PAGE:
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Photo: Alex Edelman/AFP via Getty Images

Federal agencies no longer need to limit the number of employees allowed in workspaces, the Biden administration told agency heads Thursday.

Why it matters: "The guidance is likely to be closely watched in the private sector, as the federal government is the country’s largest employer, with roughly 2.1 million employees," the Washington Post writes.

  • Federal agencies have been operating at 25% in-person capacity since January.

Details: Though the U.S. government has said employers have the right to mandate vaccination, the Biden administration told agencies they should not require federal workers to disclose vaccination status.

  • The administration is retaining a policy that allows "maximum telework flexibilities."
  • Agencies’ "eventual post-pandemic operating state may differ in significant ways from [their] pre-pandemic operating state,” officials wrote in the memo to department heads.
  • Federal agencies are charged with finalizing reentry plans by July 19.

Worth noting: "The new policy appears aimed at striking a balance between showing the public the administration has turned a corner on the pandemic and giving federal workers and the unions that represent them — key constituencies for President Biden — flexibility to make child-care arrangements and return to work slowly," the Post reports.

  • "The incremental approach may also reflect a wariness that Biden’s goal of having 70 percent of the country vaccinated by July is optimistic, particularly in conservative states where there are many federal offices."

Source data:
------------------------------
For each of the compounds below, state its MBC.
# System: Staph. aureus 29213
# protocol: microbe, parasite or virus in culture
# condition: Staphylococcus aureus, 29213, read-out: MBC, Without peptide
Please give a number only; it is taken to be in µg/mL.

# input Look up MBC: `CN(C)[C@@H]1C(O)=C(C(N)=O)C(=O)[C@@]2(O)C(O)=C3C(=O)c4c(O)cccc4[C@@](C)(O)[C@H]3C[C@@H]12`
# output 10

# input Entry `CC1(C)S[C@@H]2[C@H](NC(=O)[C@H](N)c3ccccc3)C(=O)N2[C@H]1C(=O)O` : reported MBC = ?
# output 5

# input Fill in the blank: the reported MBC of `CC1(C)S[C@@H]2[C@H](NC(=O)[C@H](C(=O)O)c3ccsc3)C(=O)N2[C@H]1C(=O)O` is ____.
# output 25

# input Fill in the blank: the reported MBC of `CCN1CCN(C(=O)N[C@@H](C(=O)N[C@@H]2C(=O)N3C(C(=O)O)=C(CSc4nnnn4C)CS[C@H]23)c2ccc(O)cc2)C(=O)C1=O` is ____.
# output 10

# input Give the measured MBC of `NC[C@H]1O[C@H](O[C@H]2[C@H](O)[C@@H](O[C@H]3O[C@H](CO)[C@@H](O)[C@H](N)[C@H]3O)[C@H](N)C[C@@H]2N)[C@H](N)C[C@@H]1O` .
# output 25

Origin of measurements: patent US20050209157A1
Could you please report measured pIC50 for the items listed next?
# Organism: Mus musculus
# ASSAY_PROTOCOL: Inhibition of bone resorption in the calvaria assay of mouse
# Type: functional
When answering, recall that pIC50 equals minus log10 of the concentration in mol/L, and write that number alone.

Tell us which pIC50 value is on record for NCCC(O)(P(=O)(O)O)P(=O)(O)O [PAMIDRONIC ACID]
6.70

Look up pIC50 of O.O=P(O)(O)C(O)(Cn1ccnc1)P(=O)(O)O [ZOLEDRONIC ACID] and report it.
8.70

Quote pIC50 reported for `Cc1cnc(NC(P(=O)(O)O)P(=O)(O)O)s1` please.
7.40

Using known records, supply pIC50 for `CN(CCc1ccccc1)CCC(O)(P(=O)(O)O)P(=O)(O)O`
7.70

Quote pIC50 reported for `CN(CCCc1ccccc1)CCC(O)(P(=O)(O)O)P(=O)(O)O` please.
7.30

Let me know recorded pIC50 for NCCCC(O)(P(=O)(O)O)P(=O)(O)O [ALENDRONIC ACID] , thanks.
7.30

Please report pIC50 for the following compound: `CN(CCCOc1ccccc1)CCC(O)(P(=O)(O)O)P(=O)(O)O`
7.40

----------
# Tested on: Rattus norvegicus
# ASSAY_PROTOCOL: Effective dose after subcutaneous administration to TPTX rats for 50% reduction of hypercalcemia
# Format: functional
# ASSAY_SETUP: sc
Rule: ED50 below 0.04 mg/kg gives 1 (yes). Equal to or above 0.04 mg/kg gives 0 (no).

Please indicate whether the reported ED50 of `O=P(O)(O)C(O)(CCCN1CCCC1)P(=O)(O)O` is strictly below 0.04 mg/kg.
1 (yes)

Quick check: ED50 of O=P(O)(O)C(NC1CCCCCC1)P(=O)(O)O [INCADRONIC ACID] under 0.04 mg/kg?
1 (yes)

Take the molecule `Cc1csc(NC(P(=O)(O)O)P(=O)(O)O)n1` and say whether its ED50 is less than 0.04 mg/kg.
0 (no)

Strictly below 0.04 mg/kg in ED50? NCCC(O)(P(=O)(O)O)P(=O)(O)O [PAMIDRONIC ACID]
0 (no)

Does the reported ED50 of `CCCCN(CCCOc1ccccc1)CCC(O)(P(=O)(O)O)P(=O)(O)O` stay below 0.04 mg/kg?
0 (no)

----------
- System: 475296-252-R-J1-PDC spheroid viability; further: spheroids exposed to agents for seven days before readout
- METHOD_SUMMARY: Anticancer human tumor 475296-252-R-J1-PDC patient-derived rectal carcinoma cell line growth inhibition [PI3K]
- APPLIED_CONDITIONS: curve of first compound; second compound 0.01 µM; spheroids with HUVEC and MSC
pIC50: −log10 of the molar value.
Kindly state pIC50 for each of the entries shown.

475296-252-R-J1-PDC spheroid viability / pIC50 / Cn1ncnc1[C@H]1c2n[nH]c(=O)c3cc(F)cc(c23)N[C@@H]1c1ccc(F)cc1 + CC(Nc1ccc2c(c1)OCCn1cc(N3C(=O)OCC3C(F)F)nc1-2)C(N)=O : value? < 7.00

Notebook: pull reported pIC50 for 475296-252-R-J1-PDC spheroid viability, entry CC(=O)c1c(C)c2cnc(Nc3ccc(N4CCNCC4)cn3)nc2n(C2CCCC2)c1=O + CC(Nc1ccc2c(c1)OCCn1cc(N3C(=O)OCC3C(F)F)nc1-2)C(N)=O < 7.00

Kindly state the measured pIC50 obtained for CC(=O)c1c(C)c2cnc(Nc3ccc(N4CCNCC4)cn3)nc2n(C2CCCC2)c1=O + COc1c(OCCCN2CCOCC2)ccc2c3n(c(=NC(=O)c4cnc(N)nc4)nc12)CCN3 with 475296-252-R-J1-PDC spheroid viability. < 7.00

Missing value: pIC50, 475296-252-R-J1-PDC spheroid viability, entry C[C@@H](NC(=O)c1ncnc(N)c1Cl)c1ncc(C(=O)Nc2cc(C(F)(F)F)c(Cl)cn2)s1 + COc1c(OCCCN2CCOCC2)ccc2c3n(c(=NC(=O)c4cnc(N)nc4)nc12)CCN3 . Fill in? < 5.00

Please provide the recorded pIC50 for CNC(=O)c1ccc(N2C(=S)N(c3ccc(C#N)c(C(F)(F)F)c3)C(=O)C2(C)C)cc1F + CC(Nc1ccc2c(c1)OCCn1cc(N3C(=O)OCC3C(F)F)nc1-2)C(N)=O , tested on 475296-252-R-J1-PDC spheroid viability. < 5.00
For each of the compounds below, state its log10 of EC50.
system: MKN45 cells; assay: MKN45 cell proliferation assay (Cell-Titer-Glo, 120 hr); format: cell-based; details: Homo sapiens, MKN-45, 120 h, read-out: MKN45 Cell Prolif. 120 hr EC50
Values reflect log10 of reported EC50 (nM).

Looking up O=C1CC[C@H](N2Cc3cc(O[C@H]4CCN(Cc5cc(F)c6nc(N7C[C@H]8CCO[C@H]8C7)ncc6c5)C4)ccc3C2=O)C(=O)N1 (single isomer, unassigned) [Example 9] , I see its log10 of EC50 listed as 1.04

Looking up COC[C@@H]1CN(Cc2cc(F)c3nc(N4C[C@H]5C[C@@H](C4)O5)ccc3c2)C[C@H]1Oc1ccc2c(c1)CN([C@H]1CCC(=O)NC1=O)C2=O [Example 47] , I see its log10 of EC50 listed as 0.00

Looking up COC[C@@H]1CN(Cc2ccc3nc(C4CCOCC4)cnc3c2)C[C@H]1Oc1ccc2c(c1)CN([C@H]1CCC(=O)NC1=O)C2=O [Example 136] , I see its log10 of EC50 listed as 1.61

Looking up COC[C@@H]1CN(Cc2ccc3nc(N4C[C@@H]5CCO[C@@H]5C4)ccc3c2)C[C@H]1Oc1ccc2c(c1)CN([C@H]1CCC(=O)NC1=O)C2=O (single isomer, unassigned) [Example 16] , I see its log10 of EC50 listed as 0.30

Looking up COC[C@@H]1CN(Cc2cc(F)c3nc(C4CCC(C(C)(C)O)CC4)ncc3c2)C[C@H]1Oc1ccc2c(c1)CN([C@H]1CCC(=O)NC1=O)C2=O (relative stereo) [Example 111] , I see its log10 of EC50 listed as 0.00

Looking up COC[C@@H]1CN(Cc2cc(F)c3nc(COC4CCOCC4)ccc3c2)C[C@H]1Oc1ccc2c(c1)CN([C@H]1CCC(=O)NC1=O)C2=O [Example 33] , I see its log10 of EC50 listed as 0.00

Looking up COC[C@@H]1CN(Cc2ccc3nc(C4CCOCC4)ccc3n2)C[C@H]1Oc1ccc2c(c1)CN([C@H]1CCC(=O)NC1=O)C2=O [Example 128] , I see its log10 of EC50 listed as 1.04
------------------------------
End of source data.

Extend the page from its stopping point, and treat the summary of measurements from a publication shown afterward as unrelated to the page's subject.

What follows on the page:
Go deeper

Jun 10, 2021 - Health

Goldman Sachs requires U.S. employees to report vaccination status

Goldman Sachs headquarters in New York. Photo: Jeenah Moon/Bloomberg via Getty Images

Goldman Sachs is mandating its U.S. employees to report whether or not they've received a COVID-19 vaccine by noon Thursday, reports the New York Times.

Why it matters: The federal government has said it is legal for companies to require workers to get vaccinated against the coronavirus. Yet vaccine "passports" are a point of controversy, with several Republican-led states forbidding some private businesses from using them.

Biden pushes for increased protections for streams and waterways, reversing Trump-era rollback

Lake Okeechobee in Florida. Photo: Jeffrey Greenberg/Education Images/Universal Images Group via Getty Images

The Biden administration is pushing to increase federal environmental protections for "streams, marshes and other wetlands," effectively reversing a Trump-era rollback, the Washington Post reported Wednesday.

Why it matters: The move is likely to restart a "decades-long battle over how far federal officials can go to stop contaminants from entering small streams and other wetlands," per the Post.

DOJ: Federal officers now required to wear body cameras when serving warrants

Photo: Jessica Rinaldi/The Boston Globe via Getty Images

Federal law enforcement agents will now be required to wear body cameras when making "pre-planned" arrests and when executing search warrants, the Justice Department said Monday.

The big picture: The new directive marks the end of a policy that prohibited federal officers from wearing body cameras. The Justice Department had previously argued body cameras posed "a potential risk to sensitive investigations," per NPR.